While early education is widely regarded as a necessary service during the early childhood stage, the extent of its effectiveness depends largely on the standard of the programme itself. If the quality of early education is high, then the advantages of the programme will, most likely, be long-term. Inversely, if the content of the programme is of a lesser quality, then the positive effects of such early education will probably only last for the period of time in which the education is being received, or for a short time after that.
Unfortunately, the quality of early education is often fairly low. The higher the quality of early education, the more expensive it tends to be. Since infants who are from low-income households are most in need of early education programmes, it is ironic that they are the ones who do not have access to better quality early education – because of fees.
What makes early education programmes effective?
There are a variety of factors that contribute to the overall quality of early education. Firstly, the programmes require professionals, competent and engaging teachers in order to operate well. They should be experienced in providing early education skills, and should be role-models to their young students. Furthermore, they should be constantly tracking the progress of the children.
The next key feature of effective education for young children is a suitable environment. Infants should have access to a secure, caring and stimulating setting that is mediated by appropriate staff. In addition, the programme should make available healthy foods and snacks.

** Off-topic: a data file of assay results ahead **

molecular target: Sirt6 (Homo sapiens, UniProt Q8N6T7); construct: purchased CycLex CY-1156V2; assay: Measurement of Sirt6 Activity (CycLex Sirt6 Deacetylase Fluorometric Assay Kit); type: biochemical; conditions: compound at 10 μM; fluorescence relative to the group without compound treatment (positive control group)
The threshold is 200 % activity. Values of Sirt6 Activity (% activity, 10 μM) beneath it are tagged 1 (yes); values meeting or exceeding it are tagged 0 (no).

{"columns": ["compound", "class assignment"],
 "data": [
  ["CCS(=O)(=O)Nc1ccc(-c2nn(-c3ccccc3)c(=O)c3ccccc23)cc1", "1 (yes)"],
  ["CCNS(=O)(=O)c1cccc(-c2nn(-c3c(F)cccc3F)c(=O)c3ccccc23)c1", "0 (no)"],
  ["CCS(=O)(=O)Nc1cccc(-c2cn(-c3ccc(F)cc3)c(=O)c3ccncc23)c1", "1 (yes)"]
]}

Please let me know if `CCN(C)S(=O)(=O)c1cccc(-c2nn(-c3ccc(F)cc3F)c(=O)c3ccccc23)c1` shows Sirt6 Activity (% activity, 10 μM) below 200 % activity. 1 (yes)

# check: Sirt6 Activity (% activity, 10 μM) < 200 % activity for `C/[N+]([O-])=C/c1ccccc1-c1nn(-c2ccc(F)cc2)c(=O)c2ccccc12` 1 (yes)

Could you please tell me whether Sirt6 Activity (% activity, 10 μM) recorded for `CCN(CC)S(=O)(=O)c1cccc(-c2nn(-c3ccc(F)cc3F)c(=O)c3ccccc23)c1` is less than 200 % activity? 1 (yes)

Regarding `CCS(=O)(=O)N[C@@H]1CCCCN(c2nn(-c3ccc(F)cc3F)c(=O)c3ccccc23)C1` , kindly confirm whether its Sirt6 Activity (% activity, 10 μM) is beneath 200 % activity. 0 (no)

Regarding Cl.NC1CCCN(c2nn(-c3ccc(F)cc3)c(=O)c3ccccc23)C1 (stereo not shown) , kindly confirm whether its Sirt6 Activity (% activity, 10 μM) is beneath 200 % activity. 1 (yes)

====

Another area that determines the quality of education for young children programmes is that there is good organisation and regular scheduling in the form of lesson or activity plans. Ideally, activities should be organised in such a way that infants are not hurried along and they do not become too tired. The activities should focus on developing the use of language, early mathematical ability and early reading skills. In addition, the overall objective of the programme should focus on child development in a multifaceted manner – that is, it should teach a variety of different skills. Moreover, activities should involve a lot of play (a key part of childhood learning).
Parents should be involved
Other important elements of early education programmes include high levels of parental involvement and good grouping methods. Teachers should communicate with parents regarding the progress of their child, the infant’s strengths and weaknesses, and what parents can do at home to complement the benefits being received from the programme. In terms of grouping, there should be activities that vary in group size: individual, small-group and big-group activities are all important.
Topics covered in effective education for young children
If the quality of ]education is sound, programmes will expose children to: learning the letters of the alphabet; coming into contact with new vocabulary; understanding the phonetic aspect of the alphabet; learning the basics of writing; coming into contact with written words by interacting with books and by listening to stories being read; and encountering maths and science for the first time.
Indeed, the quality of education for young children has a powerful influence on the continued success of the infants receiving such education.